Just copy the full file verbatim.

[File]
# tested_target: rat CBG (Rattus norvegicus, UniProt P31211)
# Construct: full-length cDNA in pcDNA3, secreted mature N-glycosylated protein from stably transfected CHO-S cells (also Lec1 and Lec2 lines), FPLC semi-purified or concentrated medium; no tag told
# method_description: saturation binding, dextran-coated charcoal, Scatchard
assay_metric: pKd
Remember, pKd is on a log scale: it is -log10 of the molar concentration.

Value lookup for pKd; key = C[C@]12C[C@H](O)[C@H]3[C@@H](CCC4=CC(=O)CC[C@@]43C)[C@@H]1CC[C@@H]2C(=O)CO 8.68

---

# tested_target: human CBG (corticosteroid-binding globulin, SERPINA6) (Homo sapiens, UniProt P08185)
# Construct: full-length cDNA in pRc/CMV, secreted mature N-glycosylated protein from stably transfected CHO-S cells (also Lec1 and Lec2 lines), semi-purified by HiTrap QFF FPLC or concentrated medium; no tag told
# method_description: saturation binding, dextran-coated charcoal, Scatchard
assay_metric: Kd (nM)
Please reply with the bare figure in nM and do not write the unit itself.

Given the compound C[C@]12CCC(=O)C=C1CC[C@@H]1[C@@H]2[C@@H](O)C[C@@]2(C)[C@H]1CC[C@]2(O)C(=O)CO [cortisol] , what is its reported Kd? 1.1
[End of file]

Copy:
# tested_target: rat CBG (Rattus norvegicus, UniProt P31211)
# Construct: full-length cDNA in pcDNA3, secreted mature N-glycosylated protein from stably transfected CHO-S cells (also Lec1 and Lec2 lines), FPLC semi-purified or concentrated medium; no tag told
# method_description: saturation binding, dextran-coated charcoal, Scatchard
assay_metric: pKd
Remember, pKd is on a log scale: it is -log10 of the molar concentration.

Value lookup for pKd; key = C[C@]12C[C@H](O)[C@H]3[C@@H](CCC4=CC(=O)CC[C@@]43C)[C@@H]1CC[C@@H]2C(=O)CO 8.68

---

# tested_target: human CBG (corticosteroid-binding globulin, SERPINA6) (Homo sapiens, UniProt P08185)
# Construct: full-length cDNA in pRc/CMV, secreted mature N-glycosylated protein from stably transfected CHO-S cells (also Lec1 and Lec2 lines), semi-purified by HiTrap QFF FPLC or concentrated medium; no tag told
# method_description: saturation binding, dextran-coated charcoal, Scatchard
assay_metric: Kd (nM)
Please reply with the bare figure in nM and do not write the unit itself.

Given the compound C[C@]12CCC(=O)C=C1CC[C@@H]1[C@@H]2[C@@H](O)C[C@@]2(C)[C@H]1CC[C@]2(O)C(=O)CO [cortisol] , what is its reported Kd? 1.1